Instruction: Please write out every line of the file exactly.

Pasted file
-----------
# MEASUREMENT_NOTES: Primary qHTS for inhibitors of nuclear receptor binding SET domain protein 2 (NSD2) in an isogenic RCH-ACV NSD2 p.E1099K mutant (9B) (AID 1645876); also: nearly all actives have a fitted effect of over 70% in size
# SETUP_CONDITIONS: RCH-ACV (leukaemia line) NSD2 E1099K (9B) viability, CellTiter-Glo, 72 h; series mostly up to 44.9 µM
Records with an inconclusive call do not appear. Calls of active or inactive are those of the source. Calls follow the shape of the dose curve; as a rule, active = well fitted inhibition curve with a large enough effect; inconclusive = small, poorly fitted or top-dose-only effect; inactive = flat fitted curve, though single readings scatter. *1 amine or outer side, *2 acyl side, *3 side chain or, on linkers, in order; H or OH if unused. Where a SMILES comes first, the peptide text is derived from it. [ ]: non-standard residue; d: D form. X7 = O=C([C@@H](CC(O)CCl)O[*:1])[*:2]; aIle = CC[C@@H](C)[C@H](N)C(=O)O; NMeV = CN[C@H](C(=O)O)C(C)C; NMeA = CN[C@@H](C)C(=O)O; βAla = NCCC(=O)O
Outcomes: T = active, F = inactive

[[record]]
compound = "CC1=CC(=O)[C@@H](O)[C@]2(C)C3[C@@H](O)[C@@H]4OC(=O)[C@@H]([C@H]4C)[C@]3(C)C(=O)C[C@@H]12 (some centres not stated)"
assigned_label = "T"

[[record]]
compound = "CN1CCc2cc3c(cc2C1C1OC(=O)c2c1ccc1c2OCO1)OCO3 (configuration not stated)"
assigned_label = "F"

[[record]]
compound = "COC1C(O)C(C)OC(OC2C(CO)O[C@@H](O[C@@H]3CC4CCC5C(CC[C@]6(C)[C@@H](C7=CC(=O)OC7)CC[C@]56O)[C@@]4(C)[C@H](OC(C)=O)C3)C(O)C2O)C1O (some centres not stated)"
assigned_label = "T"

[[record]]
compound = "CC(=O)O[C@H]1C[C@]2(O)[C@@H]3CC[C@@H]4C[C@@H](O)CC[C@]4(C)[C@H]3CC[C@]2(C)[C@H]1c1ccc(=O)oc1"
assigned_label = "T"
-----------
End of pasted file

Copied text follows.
# MEASUREMENT_NOTES: Primary qHTS for inhibitors of nuclear receptor binding SET domain protein 2 (NSD2) in an isogenic RCH-ACV NSD2 p.E1099K mutant (9B) (AID 1645876); also: nearly all actives have a fitted effect of over 70% in size
# SETUP_CONDITIONS: RCH-ACV (leukaemia line) NSD2 E1099K (9B) viability, CellTiter-Glo, 72 h; series mostly up to 44.9 µM
Records with an inconclusive call do not appear. Calls of active or inactive are those of the source. Calls follow the shape of the dose curve; as a rule, active = well fitted inhibition curve with a large enough effect; inconclusive = small, poorly fitted or top-dose-only effect; inactive = flat fitted curve, though single readings scatter. *1 amine or outer side, *2 acyl side, *3 side chain or, on linkers, in order; H or OH if unused. Where a SMILES comes first, the peptide text is derived from it. [ ]: non-standard residue; d: D form. X7 = O=C([C@@H](CC(O)CCl)O[*:1])[*:2]; aIle = CC[C@@H](C)[C@H](N)C(=O)O; NMeV = CN[C@H](C(=O)O)C(C)C; NMeA = CN[C@@H](C)C(=O)O; βAla = NCCC(=O)O
Outcomes: T = active, F = inactive

[[record]]
compound = "CC1=CC(=O)[C@@H](O)[C@]2(C)C3[C@@H](O)[C@@H]4OC(=O)[C@@H]([C@H]4C)[C@]3(C)C(=O)C[C@@H]12 (some centres not stated)"
assigned_label = "T"

[[record]]
compound = "CN1CCc2cc3c(cc2C1C1OC(=O)c2c1ccc1c2OCO1)OCO3 (configuration not stated)"
assigned_label = "F"

[[record]]
compound = "COC1C(O)C(C)OC(OC2C(CO)O[C@@H](O[C@@H]3CC4CCC5C(CC[C@]6(C)[C@@H](C7=CC(=O)OC7)CC[C@]56O)[C@@]4(C)[C@H](OC(C)=O)C3)C(O)C2O)C1O (some centres not stated)"
assigned_label = "T"

[[record]]
compound = "CC(=O)O[C@H]1C[C@]2(O)[C@@H]3CC[C@@H]4C[C@@H](O)CC[C@]4(C)[C@H]3CC[C@]2(C)[C@H]1c1ccc(=O)oc1"
assigned_label = "T"